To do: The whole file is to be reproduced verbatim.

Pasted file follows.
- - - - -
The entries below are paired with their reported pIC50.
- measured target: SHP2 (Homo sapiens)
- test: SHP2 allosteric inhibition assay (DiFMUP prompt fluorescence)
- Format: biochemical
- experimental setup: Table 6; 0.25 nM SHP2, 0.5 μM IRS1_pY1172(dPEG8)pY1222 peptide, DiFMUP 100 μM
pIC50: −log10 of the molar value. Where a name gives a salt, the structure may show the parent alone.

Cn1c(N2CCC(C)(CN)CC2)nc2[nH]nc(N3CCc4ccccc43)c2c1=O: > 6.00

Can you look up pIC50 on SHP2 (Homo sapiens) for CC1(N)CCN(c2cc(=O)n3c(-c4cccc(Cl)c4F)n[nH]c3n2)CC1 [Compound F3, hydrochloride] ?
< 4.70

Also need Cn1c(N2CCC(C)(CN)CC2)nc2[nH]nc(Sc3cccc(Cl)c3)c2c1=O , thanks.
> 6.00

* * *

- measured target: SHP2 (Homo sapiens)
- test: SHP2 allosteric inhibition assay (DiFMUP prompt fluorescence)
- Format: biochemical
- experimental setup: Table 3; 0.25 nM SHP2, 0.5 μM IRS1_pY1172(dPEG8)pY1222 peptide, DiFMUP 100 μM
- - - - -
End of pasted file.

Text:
The entries below are paired with their reported pIC50.
- measured target: SHP2 (Homo sapiens)
- test: SHP2 allosteric inhibition assay (DiFMUP prompt fluorescence)
- Format: biochemical
- experimental setup: Table 6; 0.25 nM SHP2, 0.5 μM IRS1_pY1172(dPEG8)pY1222 peptide, DiFMUP 100 μM
pIC50: −log10 of the molar value. Where a name gives a salt, the structure may show the parent alone.

Cn1c(N2CCC(C)(CN)CC2)nc2[nH]nc(N3CCc4ccccc43)c2c1=O: > 6.00

Can you look up pIC50 on SHP2 (Homo sapiens) for CC1(N)CCN(c2cc(=O)n3c(-c4cccc(Cl)c4F)n[nH]c3n2)CC1 [Compound F3, hydrochloride] ?
< 4.70

Also need Cn1c(N2CCC(C)(CN)CC2)nc2[nH]nc(Sc3cccc(Cl)c3)c2c1=O , thanks.
> 6.00

* * *

- measured target: SHP2 (Homo sapiens)
- test: SHP2 allosteric inhibition assay (DiFMUP prompt fluorescence)
- Format: biochemical
- experimental setup: Table 3; 0.25 nM SHP2, 0.5 μM IRS1_pY1172(dPEG8)pY1222 peptide, DiFMUP 100 μM